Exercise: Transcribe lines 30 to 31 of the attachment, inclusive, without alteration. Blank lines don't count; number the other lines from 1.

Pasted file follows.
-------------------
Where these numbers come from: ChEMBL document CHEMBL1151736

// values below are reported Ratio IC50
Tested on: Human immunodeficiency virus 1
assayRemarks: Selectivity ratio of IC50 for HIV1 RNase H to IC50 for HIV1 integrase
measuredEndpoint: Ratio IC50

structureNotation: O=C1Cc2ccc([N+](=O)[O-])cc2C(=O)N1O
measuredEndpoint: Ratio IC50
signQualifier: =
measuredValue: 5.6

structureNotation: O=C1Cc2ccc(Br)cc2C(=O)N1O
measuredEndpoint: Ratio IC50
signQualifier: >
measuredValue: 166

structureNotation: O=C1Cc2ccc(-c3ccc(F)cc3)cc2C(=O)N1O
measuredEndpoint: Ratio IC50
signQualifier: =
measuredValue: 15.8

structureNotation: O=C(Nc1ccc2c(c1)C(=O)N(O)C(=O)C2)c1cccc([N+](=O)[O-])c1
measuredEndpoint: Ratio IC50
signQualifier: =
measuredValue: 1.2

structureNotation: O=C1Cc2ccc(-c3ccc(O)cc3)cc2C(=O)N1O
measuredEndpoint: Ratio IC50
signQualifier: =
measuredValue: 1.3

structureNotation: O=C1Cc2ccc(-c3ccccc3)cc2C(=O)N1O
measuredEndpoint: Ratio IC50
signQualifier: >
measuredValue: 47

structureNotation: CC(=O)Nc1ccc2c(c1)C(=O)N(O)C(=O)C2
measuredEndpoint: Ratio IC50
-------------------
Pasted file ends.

structureNotation: CC(=O)Nc1ccc2c(c1)C(=O)N(O)C(=O)C2
measuredEndpoint: Ratio IC50